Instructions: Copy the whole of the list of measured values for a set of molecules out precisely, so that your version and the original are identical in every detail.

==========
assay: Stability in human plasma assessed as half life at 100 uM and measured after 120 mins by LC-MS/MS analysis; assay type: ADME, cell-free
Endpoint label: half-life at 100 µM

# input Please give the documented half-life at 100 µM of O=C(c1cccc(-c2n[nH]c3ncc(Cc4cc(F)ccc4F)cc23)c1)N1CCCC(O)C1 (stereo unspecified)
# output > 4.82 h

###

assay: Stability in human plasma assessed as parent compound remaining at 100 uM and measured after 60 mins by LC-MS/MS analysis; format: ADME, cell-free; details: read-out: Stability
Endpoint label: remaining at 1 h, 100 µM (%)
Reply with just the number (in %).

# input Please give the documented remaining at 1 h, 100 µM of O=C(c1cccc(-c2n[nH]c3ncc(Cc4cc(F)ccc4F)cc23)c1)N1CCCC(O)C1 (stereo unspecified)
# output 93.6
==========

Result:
assay: Stability in human plasma assessed as half life at 100 uM and measured after 120 mins by LC-MS/MS analysis; assay type: ADME, cell-free
Endpoint label: half-life at 100 µM

# input Please give the documented half-life at 100 µM of O=C(c1cccc(-c2n[nH]c3ncc(Cc4cc(F)ccc4F)cc23)c1)N1CCCC(O)C1 (stereo unspecified)
# output > 4.82 h

###

assay: Stability in human plasma assessed as parent compound remaining at 100 uM and measured after 60 mins by LC-MS/MS analysis; format: ADME, cell-free; details: read-out: Stability
Endpoint label: remaining at 1 h, 100 µM (%)
Reply with just the number (in %).

# input Please give the documented remaining at 1 h, 100 µM of O=C(c1cccc(-c2n[nH]c3ncc(Cc4cc(F)ccc4F)cc23)c1)N1CCCC(O)C1 (stereo unspecified)
# output 93.6